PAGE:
Are 98% of the English translated "you"s from the Greek New Testament tranlated into the plural rather than singular form and meaning of "you"?

closed as unclear what you're asking by Nigel J, Keelan, enegue, curiousdannii, Nathaniel Oct 25 '18 at 3:22

Please clarify your specific problem or add additional details to highlight exactly what you need. As it's currently written, it’s hard to tell exactly what you're asking. See the How to Ask page for help clarifying this question. If this question can be reworded to fit the rules in the help center, please edit the question.

  • 1
    Welcome to BH. Questions about biblical topics but without a specific Bible passage are off-topic as hermeneutical methods cannot be applied when no text is referenced. You would need to edit your question in reference to a particular text. – Nigel J Oct 12 '18 at 23:07
  • Why is this question important? Could you add some context to help those answering? – Mac's Musings Oct 13 '18 at 21:09

The facts are these. The occurrence of the second person pronoun in the original Greek (NA28/UBS5) are (according to Exhaustive Concordance of the Greek NT by Kohlenberger, et al):

"su" (= thou or you singular, nominative) 173

"sou" (thine = your singular, genitive) 481

"soi" (to or for thee singular, dative) 213

"se" (thee or you singular, accusative) 197 - at total of 1064 singular (37%)

"humeis" (you plural, nominative) 236

"humon" (you plural, genitive) 562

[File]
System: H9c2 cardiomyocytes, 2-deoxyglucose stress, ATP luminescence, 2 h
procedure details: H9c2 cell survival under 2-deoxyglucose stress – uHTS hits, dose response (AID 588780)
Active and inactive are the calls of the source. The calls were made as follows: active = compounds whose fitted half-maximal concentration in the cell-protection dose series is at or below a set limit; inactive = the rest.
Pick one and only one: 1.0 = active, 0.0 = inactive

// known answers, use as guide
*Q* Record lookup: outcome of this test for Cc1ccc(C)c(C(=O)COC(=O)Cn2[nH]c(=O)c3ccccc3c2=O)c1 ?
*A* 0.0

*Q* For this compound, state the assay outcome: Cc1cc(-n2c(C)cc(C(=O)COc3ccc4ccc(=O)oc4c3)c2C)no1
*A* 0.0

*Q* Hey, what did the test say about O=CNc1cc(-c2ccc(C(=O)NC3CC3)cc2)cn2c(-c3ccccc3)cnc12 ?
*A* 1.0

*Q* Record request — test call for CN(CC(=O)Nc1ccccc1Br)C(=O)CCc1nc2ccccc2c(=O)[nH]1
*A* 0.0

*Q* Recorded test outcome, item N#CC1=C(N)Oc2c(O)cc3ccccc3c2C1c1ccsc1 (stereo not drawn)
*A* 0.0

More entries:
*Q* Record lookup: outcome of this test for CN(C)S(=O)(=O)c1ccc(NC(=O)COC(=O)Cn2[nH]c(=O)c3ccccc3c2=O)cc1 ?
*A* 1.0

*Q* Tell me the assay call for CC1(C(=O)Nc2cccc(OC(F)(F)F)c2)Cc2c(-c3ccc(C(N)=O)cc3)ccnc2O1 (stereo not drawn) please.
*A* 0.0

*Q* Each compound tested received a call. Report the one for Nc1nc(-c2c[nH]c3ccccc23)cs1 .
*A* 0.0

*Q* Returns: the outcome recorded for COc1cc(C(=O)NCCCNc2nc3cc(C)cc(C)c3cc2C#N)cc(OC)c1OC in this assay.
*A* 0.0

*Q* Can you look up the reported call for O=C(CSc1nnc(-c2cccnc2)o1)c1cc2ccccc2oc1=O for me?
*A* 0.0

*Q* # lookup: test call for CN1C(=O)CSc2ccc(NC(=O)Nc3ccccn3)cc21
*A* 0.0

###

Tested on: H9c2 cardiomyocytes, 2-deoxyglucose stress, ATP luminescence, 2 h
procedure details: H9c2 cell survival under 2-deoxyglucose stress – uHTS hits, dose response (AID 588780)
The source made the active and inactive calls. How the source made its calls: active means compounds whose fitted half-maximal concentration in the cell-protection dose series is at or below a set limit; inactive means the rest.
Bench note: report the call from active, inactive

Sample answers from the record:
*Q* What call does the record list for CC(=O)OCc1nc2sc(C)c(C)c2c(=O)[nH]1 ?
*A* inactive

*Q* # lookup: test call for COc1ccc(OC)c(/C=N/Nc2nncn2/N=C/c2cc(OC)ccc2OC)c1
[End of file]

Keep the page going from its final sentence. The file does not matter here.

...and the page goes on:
"humin" (you plural, dative) 609

"humas" (you plural accusative) 435 - a total of 1842 plural (63%)

However, pronouns are used rather sparingly and so the above does not account for all the pronouns that one would find in a typical English translation. Many of the pronouns are implied by the verb itself as well as the article and sometimes a demonstrative pronoun. The English translators must often supply an implied pronoun to make English sense and this will vary depending on the sentence structure.

Unfortunately, modern English uses the same pronoun for the second person singular and plural, "you". So in most cases there is no syntactical way to determine whether those being addresses are one or many. To make matters worse, the same pronoun is used for both nominative and accusative. This is not a fault of any translator but a quirk of our English language. If one were to be overly pedantic about this the translators would have to revert to using thou (nominative singular), thine (genitive singular) and thee (accusative and dative singular) which would make the translation stilted and archaic.

  • And, for these reasons the KJV is still helpful. Thee -singular objective - and thou -singular subjective - are distinctive. – Gina Oct 16 '18 at 8:47

Not the answer you're looking for? Browse other questions tagged or ask your own question.